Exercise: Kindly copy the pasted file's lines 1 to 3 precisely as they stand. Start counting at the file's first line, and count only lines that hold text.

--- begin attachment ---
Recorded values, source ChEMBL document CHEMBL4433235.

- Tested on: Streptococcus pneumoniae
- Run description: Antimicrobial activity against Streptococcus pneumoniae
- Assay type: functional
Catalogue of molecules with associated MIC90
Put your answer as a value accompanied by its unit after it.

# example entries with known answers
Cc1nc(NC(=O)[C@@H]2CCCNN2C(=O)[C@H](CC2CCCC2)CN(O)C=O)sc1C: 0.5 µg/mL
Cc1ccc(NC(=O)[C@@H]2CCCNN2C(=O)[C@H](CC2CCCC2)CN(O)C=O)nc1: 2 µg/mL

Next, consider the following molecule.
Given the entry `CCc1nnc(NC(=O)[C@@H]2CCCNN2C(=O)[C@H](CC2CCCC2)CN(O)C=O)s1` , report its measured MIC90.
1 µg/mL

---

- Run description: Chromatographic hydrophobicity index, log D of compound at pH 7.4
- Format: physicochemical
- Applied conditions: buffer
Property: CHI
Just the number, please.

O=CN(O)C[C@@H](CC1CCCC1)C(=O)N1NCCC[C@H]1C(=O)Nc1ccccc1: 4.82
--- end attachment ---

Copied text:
Recorded values, source ChEMBL document CHEMBL4433235.

- Tested on: Streptococcus pneumoniae
- Run description: Antimicrobial activity against Streptococcus pneumoniae